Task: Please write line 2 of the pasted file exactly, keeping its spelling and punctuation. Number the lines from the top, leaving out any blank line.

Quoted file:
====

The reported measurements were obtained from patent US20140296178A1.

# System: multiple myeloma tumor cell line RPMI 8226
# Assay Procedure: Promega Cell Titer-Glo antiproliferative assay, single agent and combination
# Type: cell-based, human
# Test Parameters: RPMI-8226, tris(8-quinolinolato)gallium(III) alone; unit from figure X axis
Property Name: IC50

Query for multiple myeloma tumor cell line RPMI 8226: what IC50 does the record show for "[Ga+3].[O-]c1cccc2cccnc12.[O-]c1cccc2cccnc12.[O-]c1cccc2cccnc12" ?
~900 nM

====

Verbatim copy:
# System: multiple myeloma tumor cell line RPMI 8226